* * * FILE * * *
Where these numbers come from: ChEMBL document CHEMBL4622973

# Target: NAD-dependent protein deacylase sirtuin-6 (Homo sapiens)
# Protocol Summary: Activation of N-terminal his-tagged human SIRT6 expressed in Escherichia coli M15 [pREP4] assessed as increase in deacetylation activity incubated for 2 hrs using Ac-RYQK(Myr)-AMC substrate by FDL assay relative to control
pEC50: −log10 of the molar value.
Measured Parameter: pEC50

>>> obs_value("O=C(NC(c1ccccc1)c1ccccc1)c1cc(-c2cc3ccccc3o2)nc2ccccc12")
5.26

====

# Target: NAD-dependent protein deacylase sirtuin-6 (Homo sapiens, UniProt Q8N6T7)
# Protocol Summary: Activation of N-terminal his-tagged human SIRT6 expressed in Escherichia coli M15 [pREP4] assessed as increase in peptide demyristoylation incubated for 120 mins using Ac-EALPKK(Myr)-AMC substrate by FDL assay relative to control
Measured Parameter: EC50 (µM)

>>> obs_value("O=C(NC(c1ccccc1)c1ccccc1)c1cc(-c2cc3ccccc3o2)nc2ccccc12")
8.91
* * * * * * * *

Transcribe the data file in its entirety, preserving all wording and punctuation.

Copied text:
Where these numbers come from: ChEMBL document CHEMBL4622973

# Target: NAD-dependent protein deacylase sirtuin-6 (Homo sapiens)
# Protocol Summary: Activation of N-terminal his-tagged human SIRT6 expressed in Escherichia coli M15 [pREP4] assessed as increase in deacetylation activity incubated for 2 hrs using Ac-RYQK(Myr)-AMC substrate by FDL assay relative to control
pEC50: −log10 of the molar value.
Measured Parameter: pEC50

>>> obs_value("O=C(NC(c1ccccc1)c1ccccc1)c1cc(-c2cc3ccccc3o2)nc2ccccc12")
5.26

====

# Target: NAD-dependent protein deacylase sirtuin-6 (Homo sapiens, UniProt Q8N6T7)
# Protocol Summary: Activation of N-terminal his-tagged human SIRT6 expressed in Escherichia coli M15 [pREP4] assessed as increase in peptide demyristoylation incubated for 120 mins using Ac-EALPKK(Myr)-AMC substrate by FDL assay relative to control
Measured Parameter: EC50 (µM)

>>> obs_value("O=C(NC(c1ccccc1)c1ccccc1)c1cc(-c2cc3ccccc3o2)nc2ccccc12")
8.91